I was wondering if the solver foundation library was offered in the Azure cloud?   If so,  I could push my solution (model/data) to your azure compute engine since the problem definition is only 60 lines of code.  Any thoughts?

  10. Nate Brixius says:

    @Jim Kennelly Thanks for your question. Solver Foundation is not available on Azure at the present time, though the team has had a few requests for this. Any future announcements about Solver Foundation for Azure will be made on the forum. (Soma provided a link in his post above.)


  11. Nate Brixius says:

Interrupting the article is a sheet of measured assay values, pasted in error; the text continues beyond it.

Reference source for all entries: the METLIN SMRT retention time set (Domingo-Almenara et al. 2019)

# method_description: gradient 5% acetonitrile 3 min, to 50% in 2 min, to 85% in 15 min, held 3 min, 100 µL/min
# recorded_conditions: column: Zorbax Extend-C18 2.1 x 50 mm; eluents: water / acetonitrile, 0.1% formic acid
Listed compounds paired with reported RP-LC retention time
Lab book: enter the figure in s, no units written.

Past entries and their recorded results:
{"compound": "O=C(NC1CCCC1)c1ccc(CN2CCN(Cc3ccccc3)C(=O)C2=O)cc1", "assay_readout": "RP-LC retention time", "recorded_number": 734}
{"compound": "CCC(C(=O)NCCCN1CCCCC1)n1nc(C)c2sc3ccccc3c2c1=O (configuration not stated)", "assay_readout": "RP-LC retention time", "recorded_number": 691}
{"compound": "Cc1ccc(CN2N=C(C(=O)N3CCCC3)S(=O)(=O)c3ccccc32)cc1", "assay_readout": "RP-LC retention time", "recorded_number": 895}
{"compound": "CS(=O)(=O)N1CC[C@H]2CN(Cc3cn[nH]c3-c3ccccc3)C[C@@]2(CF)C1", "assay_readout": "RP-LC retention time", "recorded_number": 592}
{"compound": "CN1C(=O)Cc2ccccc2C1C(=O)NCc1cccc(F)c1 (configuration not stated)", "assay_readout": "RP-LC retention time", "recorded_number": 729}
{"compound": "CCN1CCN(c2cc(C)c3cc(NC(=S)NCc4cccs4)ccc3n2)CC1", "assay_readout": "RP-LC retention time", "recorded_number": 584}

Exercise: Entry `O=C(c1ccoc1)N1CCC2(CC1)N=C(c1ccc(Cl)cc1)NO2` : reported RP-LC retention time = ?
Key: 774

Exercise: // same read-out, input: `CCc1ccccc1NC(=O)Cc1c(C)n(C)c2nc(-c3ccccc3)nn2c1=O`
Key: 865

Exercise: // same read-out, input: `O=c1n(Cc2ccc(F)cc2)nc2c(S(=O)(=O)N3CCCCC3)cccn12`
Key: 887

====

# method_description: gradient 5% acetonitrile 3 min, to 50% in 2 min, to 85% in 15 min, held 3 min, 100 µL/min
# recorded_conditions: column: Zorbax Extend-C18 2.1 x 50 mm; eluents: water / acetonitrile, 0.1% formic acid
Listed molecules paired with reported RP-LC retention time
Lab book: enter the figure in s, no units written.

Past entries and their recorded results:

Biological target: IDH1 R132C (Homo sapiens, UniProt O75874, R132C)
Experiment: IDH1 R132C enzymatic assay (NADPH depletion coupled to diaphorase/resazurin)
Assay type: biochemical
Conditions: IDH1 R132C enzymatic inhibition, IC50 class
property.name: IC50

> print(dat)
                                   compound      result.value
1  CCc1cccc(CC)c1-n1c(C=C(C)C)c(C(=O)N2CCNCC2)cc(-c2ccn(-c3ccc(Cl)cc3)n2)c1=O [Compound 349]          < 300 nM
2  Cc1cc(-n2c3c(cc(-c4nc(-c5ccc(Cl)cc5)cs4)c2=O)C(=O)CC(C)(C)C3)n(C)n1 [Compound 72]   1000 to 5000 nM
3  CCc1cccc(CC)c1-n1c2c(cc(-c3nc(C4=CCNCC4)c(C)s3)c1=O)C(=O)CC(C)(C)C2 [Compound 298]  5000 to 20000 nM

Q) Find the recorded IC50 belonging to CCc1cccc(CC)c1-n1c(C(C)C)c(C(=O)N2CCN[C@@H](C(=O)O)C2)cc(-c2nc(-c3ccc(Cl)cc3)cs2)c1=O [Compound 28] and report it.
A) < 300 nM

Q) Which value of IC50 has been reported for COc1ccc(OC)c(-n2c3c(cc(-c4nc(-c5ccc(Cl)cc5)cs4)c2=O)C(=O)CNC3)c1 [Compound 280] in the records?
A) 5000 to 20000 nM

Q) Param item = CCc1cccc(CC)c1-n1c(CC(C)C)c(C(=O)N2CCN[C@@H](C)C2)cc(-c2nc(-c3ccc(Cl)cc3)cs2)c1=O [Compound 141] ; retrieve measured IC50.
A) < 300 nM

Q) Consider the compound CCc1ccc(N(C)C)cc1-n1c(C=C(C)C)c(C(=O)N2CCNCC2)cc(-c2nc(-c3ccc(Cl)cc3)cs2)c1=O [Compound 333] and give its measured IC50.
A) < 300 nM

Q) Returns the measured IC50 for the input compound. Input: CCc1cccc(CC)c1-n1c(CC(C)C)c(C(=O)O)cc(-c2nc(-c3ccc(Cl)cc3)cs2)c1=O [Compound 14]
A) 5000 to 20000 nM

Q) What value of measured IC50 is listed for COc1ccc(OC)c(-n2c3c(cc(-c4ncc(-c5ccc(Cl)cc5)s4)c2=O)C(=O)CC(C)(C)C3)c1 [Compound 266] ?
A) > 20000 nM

@Subba You are not off the mark – your scenario seems like something that could be addressed with Solver Foundation. I encourage you to give it a try and let us know how it goes in the Solver Foundation forum.


  12. NiCa60 says:

    Please update MSDN documentation, about installing, it still refere to Visual Studio 2010…

  13. DrMDodd123 says:

    I am new to using the Solver Foundation library, but believe that it can solve non-linear problem.  Here is one I am trying to formulated.   I have a number of points x,y, and z and I would like to know the best fitting elliptical cylinder for these points.  Now I thought I could use the generalized equation of an ellipse, project along z direction.  However, I haven't see examples where given xi and yi what is the best fit.